Yeah. This is linked up all over the web now, and you know it is going to be cited over and over again. I found the original link on the Drudge
Report, but it is everywhere.
I do not want to be in the position of arguing for smoking, or drinking alchohol, or using drugs of any kind. However, I took a very close look at
this study, and I think it lacks substance. It seems very bias.
These people clearly do not like smoking, period. That would tend to bias their study, I would imagine.
You can find the abstract for the actual study here:
In particular, note that "in longitudinal analysis, the evidence for an association between smoking history and cognitive decline was inconsistent."
My understanding of "longitudinal analysis" is that it is just a way of saying "repeatability" of the study.
Finally, the study makes a big deal that some of the participants died during the test, quoting an HR (that is "hazard ratio") of around 1.5 -- that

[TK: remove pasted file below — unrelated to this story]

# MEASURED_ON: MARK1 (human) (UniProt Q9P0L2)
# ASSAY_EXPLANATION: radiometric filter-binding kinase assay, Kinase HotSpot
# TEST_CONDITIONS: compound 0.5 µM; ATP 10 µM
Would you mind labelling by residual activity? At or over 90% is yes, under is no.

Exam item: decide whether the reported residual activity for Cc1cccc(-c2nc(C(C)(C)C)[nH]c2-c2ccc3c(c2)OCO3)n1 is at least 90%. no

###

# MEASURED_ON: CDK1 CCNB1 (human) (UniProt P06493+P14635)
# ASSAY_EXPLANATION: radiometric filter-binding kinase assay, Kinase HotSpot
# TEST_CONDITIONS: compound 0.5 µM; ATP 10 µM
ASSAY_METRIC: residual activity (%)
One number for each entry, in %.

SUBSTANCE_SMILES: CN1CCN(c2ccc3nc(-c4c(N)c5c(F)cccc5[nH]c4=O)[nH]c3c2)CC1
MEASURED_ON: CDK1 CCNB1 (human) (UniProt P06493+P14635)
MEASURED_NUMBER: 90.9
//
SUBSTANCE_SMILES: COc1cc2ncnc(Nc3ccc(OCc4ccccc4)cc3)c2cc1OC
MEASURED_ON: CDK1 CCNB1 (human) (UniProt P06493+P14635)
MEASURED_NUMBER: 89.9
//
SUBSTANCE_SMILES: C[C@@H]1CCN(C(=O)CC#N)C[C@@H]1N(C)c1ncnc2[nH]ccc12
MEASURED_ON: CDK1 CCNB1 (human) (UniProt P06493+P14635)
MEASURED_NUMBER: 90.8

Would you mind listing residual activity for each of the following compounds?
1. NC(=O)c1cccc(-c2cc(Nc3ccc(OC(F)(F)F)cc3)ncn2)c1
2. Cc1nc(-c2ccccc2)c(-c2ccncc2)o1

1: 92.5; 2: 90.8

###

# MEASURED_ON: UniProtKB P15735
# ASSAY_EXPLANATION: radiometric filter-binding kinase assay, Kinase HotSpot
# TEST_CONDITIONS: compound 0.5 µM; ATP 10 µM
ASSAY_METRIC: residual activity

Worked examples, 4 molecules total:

is very small -- kind of insignificant. Probably not enough to impact the study, but it is mentioned up front, as if this is significant.
I invite anyone else to comment. I just hate it when these types of articles come out, heavy in implication but pretty light in substance. Am I
wrong? Is this just fear mongering?
Anyone who has had a friend or relative die, attributed to tobacco use, will probably want to argue with me. Believe me though, I am only arguing
against over-exaggerations and lies, and not the point itself.
You can't over-exaggerate and propagate lies just to influence behavior. That is very wrong.
(visit the link for the full news article)
[edit on 9-6-2008 by Buck Division]